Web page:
NOW! JAKARTA | An Interview with H.E. Stig Traavik, Ambassador of

An Interview with H.E. Stig Traavik, Ambassador of Norway to Indonesia

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The Norwegian Government is already amongst Indonesia’s strongest supporters in the fight against climate change and the work for forestry protection but now they are adding the whole maritime sector to their areas of interest so they cover both the “green” and “blue” economies. Alistair Speirs has the pleasure of speaking to the highly committed and energetic Norwegian Ambassador to Indonesia Stig Traavik, who besides being a committed cyclist is a former member of the Norwegian Olympic team in Judo.


An Interview with H.E. Stig Traavik, Ambassador of Norway to Indonesia

Norway has put a lot of emphasis on supporting civil society in Indonesia over the last few years. How do you feel the results have been?
The headline from me is this: our support for civil society, in Indonesia has been linked to the “green” economy in Indonesia – protection of forests and so on – but what I turn to now is that Norway is concerned with the “blue” economy from aqua farming to offshore oil and gas. The green remains of course, but the blue will grow. There is great interest from both sides, Indonesia and Norway, with many visits focused on this, and this is where I see things growing, mainly driven by joint – interest - Indonesia is investing in the blue economy and Norway has the experience and technical expertise to help.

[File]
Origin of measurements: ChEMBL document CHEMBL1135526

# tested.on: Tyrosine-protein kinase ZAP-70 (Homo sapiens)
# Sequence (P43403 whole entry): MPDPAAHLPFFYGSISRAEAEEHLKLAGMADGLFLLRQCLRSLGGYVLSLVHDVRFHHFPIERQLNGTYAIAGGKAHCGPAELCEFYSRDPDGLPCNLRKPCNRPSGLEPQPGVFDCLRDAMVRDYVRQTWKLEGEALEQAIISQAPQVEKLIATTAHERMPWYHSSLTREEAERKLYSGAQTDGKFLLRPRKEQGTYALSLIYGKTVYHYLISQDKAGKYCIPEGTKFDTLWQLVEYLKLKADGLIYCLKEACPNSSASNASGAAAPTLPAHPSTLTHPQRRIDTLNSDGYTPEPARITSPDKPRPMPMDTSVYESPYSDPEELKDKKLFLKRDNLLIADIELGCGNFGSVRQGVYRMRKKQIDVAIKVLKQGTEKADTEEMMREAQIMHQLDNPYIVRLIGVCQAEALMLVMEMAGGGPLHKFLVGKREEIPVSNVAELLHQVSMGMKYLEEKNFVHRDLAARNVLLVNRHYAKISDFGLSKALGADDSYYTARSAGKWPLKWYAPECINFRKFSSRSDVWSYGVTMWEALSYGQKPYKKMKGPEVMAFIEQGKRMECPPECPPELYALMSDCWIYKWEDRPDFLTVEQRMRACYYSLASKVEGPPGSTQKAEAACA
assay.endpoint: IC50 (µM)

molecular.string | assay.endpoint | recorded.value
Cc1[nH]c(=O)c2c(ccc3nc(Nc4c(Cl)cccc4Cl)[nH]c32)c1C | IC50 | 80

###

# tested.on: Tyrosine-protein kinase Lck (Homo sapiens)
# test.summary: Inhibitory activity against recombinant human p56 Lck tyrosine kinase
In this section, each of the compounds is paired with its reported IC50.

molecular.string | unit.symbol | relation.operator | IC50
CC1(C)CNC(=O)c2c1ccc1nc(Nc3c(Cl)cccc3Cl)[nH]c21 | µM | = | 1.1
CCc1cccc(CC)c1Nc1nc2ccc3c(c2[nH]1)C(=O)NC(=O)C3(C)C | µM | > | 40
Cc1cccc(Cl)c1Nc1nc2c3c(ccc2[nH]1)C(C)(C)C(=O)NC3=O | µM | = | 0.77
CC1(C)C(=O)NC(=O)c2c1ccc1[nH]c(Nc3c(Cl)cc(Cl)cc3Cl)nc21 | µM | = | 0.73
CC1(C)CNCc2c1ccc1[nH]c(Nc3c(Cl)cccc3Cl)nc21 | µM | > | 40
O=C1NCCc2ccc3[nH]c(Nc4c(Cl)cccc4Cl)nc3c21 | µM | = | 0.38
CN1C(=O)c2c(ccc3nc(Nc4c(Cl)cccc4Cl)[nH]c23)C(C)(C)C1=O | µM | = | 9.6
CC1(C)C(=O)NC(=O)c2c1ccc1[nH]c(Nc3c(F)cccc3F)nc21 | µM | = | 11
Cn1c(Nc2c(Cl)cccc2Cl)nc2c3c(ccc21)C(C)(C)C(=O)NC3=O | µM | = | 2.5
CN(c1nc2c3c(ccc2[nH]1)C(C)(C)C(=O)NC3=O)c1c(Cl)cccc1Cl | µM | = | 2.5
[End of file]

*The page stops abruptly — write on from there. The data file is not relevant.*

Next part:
Looking at the results up to now? Climate change, forest protection and civil society are all very hard to measure. But there are criteria and progress - and we are happy that the initiatives and goals are part of what Indonesia really needs. Of course we also support on right-based issues, women’s issues and so on, and so often it is only the problems that get the attention, but to be fair a woman born today in Indonesia has more rights than at any time in history, so the progress here has been remarkable.

Norway’s much heralded initiative on forest protection and reclamation has now been followed up by a much needed peatland protection and restoration program as well. Can you please update us on both these initiatives?